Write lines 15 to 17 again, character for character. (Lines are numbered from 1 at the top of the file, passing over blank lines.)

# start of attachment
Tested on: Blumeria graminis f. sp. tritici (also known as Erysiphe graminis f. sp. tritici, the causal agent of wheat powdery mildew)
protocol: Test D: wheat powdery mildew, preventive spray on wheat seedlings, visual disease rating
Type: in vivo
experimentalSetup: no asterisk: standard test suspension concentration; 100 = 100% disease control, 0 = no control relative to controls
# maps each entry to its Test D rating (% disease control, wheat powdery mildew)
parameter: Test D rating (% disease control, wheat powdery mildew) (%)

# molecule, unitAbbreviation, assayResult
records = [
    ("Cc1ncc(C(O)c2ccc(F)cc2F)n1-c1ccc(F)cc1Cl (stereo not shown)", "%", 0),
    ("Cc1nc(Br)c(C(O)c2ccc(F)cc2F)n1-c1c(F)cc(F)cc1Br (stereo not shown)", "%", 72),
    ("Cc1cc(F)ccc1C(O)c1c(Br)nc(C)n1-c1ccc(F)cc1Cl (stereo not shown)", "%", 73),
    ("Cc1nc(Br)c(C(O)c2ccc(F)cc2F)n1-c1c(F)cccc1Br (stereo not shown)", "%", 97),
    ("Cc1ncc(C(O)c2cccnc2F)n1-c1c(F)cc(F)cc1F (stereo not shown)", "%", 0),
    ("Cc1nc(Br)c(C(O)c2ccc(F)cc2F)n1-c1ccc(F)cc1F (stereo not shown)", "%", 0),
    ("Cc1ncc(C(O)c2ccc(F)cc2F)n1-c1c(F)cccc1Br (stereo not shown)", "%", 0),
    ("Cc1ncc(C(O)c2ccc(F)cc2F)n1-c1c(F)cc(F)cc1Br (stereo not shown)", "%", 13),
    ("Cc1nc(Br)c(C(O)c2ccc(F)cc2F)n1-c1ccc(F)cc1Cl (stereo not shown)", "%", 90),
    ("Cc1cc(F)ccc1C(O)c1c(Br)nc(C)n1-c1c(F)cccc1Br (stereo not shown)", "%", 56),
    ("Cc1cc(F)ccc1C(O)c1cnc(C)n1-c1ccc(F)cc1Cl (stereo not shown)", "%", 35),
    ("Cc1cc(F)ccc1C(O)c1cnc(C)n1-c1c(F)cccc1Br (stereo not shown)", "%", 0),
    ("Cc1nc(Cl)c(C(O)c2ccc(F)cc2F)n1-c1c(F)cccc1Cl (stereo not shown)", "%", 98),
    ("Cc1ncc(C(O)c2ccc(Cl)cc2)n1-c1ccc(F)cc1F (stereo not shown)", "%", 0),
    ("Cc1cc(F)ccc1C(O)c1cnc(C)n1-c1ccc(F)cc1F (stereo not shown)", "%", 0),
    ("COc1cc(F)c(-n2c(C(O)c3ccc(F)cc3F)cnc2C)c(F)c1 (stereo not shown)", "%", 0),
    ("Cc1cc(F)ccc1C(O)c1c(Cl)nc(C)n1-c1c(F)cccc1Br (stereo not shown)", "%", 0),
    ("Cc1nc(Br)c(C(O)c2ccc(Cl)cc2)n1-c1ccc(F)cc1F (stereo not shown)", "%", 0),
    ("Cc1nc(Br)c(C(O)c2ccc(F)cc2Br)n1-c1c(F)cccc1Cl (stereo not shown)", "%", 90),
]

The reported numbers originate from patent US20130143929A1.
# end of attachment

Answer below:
    ("Cc1ncc(C(O)c2ccc(F)cc2F)n1-c1c(F)cccc1Br (stereo not shown)", "%", 0),
    ("Cc1ncc(C(O)c2ccc(F)cc2F)n1-c1c(F)cc(F)cc1Br (stereo not shown)", "%", 13),
    ("Cc1nc(Br)c(C(O)c2ccc(F)cc2F)n1-c1ccc(F)cc1Cl (stereo not shown)", "%", 90),